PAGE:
Your Leadership Training Is Probably a Waste of Money. Here's What's Missing.
Training effectiveness may be short-lived without the opportunity to follow through.
As evolving technology increasingly changes the way we work, businesses are investing more and more into workplace training to ensure their employees remain leaders in their field. Corporate training is a $160 billion industry, with even small businesses spending hundreds of thousands of dollars a year on training their employees. Unfortunately, all that investment may be accomplishing very little. Increasingly, research suggests that -- for all the effort and money directed toward the issue -- typical approaches to leadership development are very limited in enabling leaders to form new, better habits.
Related: 50 Rules for Being a Great Leader
Dr. Robert Brinkerhoff, an internationally recognized learning effectiveness expert, published a study in his book Telling Training's Story that shows 15 percent of people don't try a new concept after they learn it, and 70 percent try but fail or give up. Just 15 percent of leaders who get training are actually able to establish permanent change after traditional learning experiences. Other experts report only 10 percent of such corporate training is effective.
So, how can we make the training stick? There are two key ways business leaders can ensure the long-lasting effectiveness of workplace training.
The first is through disciplined reflection. There is an important connection between action and reflection, and too few employers ensure workers explore that relationship. We live in a very busy world and engage in many experiences, but seldom do we step back to have disciplined reflection, asking ourselves: What did I learn, and how I can I live that today? The learning process shouldn't end when a training module does.
Companies that are doing this right encourage reflection by prompting learners to share their reactions to each lesson with fellow employees. Following a lecture, they engage in a structured dialogue and put forward ideas on how to apply the content to specific business challenges. Participants take small steps to practice principles and embed new behavior every day. Simple habits -- performed on a constant basis -- can help leaders break the pressures of task pursuit and instead facilitate deep change.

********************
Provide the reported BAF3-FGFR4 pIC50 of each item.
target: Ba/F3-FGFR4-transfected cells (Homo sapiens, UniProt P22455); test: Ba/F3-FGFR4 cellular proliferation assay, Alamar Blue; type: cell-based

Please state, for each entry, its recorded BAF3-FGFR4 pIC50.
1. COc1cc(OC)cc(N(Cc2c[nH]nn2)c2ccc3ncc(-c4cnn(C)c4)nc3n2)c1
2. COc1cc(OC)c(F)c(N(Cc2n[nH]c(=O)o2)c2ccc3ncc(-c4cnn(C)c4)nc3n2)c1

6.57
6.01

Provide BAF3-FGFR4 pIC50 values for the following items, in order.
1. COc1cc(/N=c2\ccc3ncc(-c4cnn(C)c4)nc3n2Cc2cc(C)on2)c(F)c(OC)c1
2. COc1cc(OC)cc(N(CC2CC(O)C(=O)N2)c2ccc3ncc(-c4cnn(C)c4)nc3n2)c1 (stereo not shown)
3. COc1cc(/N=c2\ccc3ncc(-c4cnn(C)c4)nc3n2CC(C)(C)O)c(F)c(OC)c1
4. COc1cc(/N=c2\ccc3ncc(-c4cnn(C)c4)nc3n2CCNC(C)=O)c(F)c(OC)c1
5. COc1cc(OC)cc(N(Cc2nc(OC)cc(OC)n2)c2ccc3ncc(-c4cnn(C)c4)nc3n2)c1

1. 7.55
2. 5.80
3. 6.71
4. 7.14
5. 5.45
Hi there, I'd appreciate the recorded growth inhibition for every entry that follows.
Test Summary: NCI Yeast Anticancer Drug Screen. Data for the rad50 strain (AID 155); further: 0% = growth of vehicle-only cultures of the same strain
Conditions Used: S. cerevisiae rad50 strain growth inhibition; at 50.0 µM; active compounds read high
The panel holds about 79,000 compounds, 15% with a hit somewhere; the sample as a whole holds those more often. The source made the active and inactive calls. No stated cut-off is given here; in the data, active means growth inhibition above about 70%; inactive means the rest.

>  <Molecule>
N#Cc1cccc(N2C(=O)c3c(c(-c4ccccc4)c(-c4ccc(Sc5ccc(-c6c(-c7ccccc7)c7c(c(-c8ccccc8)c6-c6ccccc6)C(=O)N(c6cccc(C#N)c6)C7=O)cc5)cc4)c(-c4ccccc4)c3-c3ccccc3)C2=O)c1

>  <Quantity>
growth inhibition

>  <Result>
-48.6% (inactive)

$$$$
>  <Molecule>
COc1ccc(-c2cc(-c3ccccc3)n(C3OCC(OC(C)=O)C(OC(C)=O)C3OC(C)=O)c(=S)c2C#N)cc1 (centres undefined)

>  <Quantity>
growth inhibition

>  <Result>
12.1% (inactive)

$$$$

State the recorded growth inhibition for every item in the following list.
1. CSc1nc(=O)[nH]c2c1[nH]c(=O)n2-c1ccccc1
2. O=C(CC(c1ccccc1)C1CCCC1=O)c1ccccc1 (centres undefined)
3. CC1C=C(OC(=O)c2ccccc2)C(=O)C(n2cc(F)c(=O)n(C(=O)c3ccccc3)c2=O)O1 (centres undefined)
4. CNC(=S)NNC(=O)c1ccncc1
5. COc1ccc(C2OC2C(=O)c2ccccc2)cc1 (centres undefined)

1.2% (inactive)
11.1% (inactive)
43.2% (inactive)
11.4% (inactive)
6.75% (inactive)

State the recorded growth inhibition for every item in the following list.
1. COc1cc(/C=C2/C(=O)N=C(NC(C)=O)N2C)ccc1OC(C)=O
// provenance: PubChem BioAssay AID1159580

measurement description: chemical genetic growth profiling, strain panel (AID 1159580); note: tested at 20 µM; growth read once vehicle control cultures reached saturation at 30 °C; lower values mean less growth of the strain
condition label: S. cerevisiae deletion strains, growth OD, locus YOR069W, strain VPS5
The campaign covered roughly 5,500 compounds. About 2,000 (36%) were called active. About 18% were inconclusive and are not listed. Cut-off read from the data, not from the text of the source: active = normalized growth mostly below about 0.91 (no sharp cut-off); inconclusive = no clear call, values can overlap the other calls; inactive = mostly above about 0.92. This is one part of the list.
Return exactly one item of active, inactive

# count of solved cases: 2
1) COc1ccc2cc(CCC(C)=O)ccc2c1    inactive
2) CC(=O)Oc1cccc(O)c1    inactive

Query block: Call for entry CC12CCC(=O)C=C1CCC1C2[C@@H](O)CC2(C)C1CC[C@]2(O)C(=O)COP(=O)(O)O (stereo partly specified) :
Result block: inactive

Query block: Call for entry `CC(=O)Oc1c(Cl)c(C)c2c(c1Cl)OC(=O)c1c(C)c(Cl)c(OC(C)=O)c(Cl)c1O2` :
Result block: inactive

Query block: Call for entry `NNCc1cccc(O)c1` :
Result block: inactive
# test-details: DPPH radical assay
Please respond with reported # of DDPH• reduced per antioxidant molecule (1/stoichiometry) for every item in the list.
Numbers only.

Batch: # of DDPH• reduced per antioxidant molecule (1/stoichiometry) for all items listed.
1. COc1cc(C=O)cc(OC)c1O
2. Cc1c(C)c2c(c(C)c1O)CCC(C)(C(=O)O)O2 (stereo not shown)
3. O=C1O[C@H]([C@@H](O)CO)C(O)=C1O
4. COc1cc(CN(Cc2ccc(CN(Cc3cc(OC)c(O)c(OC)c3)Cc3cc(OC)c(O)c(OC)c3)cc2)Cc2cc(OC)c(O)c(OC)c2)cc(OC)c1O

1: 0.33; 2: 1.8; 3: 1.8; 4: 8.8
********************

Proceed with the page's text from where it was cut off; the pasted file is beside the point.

Similarly, business leaders must ensure the long-lasting effectiveness of workplace training through follow-through and deliberate practice. Just as disciplined reflection helps to extend training, follow-through gives employees the opportunity to adopt lessons in their own work.
Thankfully, technology creates new ways for employers to scale, systematize and measure the learning that happens after training. Since few employees proactively find ways to follow through on learning, employers can set goals that utilize what's been learned and use software to trigger daily practice. It also allows companies to execute follow-through as quickly as possible; the longer learners wait to use their training, the higher the chance they will forget what they have learned.
Thankfully, when leaders and their employees become masters of disciplined reflection, they are already naturally more inclined to pursue results. The results themselves then become energizing because they are self-chosen, purposeful and constructive. When we embrace a higher purpose, we have a greater sense of meaning, we feel more empowered and we take more action. People that are inner-directed and outer-focused are change agents.
Workplace training is just the beginning of leadership development. By incorporating these two elements into training, leaders can create change that continues long after the training is over.
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